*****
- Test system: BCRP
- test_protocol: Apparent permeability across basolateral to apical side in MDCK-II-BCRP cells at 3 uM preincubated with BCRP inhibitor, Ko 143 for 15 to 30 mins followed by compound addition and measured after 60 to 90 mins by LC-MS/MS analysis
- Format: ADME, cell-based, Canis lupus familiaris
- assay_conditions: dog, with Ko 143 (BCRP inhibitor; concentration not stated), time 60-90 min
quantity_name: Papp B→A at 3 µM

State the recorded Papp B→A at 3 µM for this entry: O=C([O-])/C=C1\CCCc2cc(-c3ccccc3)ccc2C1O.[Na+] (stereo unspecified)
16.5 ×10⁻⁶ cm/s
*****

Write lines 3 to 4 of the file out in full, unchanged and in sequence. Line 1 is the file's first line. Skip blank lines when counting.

- Format: ADME, cell-based, Canis lupus familiaris
- assay_conditions: dog, with Ko 143 (BCRP inhibitor; concentration not stated), time 60-90 min